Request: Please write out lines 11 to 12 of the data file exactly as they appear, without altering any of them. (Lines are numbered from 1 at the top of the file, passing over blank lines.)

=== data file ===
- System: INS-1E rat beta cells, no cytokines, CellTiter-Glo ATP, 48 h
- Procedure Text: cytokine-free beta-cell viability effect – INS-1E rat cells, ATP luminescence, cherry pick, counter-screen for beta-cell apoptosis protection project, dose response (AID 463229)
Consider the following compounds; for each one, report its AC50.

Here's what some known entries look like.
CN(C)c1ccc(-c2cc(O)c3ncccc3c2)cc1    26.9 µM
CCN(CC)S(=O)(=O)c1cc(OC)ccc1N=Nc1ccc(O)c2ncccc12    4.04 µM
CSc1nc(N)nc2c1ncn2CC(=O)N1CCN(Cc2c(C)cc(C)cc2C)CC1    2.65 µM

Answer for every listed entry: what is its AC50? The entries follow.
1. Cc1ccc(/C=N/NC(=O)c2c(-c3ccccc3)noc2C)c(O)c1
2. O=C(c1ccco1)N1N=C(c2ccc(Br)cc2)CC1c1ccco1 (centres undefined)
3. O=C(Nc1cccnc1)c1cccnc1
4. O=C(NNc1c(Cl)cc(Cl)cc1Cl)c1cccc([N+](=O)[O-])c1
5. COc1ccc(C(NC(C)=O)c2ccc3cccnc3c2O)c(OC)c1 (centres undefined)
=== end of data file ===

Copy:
3. O=C(Nc1cccnc1)c1cccnc1
4. O=C(NNc1c(Cl)cc(Cl)cc1Cl)c1cccc([N+](=O)[O-])c1